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How To Go From Jack Of All Trades to Master Of One

Whether you’re an entrepreneur with a billion-dollar business and thousands of employees, or under a million dollars in revenue and 10 employees, you’ve had to perform multiple functions as your business grows. Your role has stretched from tactical to strategic and spanned multiple functions and responsibilities. But even as you successfully maneuver these challenges and the business grows, you must evolve from being a Jack or Jill of All Trades, performing functions that exceed your capability and capacity; to becoming a Master of One, performing work that aligns with your purpose and expertise.

This is the challenge for many entrepreneurs who retain such close control over their businesses that they don’t benefit from others’ expertise and in the process limit the company’s growth prospects. Some find it difficult to trust that others will make better decisions in critical areas. But it is crucial to transfer accountability to others who will take on responsibility for aspects of business growth.

Jack of All Trades

There are several signs when it’s time for you as an entrepreneur to let go of one of your roles or trades.

  • When someone else can perform it faster than you with better results.
  • When you become frustrated or bored with the process.
  • When more important work requires your time.
  • When you may recognize that something isn’t working but aren’t necessarily sure what to do about it.

And when others suggest that you hire out a role or trade, you make the following excuses.

  • “No one can do it like me.”
  • “I can do it faster because I’m familiar with it.”
  • “I can’t afford to pay someone to do this.”
  • “It will take too long for someone else to understand the business.”
  • “Someone else will try to change our process. They won’t appreciate the value we add by doing it this way.”
  • “It just doesn’t take that much effort.”

What Do You Do?

One of your most valuable experiences is understanding how other companies operate. If your professional work experience consists primarily of running your own business, this is an opportunity to learn different methods, to bring in subject matter experts and to understand the typical challenges organizations face as they evolve. You can take several important steps.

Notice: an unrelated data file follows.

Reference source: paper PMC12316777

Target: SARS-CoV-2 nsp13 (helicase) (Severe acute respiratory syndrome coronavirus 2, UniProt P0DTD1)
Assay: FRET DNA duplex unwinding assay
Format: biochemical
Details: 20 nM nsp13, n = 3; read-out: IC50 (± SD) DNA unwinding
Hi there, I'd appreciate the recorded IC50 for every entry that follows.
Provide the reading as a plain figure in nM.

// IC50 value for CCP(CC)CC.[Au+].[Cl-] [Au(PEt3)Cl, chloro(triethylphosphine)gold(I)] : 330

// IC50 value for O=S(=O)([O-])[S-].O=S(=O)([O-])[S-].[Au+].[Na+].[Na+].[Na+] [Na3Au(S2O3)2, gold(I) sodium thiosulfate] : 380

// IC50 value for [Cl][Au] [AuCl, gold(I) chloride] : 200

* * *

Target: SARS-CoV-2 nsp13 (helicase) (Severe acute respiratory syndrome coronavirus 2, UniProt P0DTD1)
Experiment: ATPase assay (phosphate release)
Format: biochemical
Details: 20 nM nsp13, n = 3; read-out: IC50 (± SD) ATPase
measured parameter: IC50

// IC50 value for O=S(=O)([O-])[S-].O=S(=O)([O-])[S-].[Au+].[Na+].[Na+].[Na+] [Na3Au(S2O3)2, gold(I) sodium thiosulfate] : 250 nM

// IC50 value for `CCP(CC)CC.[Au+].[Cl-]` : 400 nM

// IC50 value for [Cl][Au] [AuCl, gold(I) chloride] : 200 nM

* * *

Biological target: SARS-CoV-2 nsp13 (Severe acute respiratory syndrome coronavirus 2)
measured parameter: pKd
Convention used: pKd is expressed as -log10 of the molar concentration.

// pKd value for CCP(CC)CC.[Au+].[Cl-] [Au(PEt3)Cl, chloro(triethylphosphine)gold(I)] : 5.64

1. Hire professionals to perform the most important work in your company. That means making an investment to have the best people leading the delivery of the core products and services you provide. Similarly, invest in professionals with experience in critical supporting areas such as financial management, sales and marketing and human capital.
  2. Purchase fractional or shared services from an independent contractor. In this gig economy, there is an abundance of professionals who are interested in providing their experience to multiple companies without a long-term commitment to one.
  3. Identify trusted advisers or consultants to provide input on challenging issues. For the time you spend figuring out a new and thorny issue, you will save time and money by working with an experienced professional who will help you address it effectively.
  4. Form an alliance with other entrepreneurs who have a similar business model but may work in a different market or have a complimentary business in the same market. Establish an agreement to meet regularly, present business problems to the group for discussion, maintain confidentiality and hold each other accountable for taking action.

This will provide an opportunity for you to step back and gain a different perspective on how your processes operate because you’re no longer embedded in them. You’ll gain a thorough evaluation and understanding of the options and implications for your business to accomplish its objectives. 

Master of One

As you grow your business, remember why you started it in the first place. Did you have a passion for the product or service, for entrepreneurship, for solving a problem or meeting the needs of a particular customer base? This helps you to understand how your role should evolve. Whether you continue as the CEO, or the chief technology officer, chief visionary leader or chief stockholder, master your one role that ensures the success of the company. 

About the author

Priscilla Archangel

Priscilla Archangel, Ph.D. is a seasoned leadership consultant, executive coach, author, speaker, and teacher. She has a passion for developing leaders, and motivating individuals and organizations to align their values, behaviors and goals with their purpose. Visit

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